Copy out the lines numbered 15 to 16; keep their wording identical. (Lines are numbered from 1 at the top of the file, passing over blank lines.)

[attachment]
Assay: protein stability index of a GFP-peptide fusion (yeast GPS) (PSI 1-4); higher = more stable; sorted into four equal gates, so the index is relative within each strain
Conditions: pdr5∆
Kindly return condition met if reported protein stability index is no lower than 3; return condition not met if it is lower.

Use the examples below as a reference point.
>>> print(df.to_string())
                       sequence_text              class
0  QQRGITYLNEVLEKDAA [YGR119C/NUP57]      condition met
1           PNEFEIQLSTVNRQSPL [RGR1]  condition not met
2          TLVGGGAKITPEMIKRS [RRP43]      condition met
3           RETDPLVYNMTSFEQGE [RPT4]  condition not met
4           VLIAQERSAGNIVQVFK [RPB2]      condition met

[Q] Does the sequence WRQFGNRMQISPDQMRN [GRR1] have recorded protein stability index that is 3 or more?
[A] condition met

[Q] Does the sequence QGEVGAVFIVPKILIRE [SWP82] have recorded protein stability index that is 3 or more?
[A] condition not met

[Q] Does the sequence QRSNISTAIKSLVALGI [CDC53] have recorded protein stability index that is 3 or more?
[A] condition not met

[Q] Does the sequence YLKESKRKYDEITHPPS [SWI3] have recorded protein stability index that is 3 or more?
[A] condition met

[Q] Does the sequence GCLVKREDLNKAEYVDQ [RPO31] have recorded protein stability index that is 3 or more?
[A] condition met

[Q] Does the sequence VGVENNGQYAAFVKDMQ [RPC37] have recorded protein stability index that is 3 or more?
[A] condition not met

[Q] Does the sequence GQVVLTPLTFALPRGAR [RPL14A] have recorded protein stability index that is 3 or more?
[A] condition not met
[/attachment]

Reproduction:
[A] condition not met

[Q] Does the sequence QRSNISTAIKSLVALGI [CDC53] have recorded protein stability index that is 3 or more?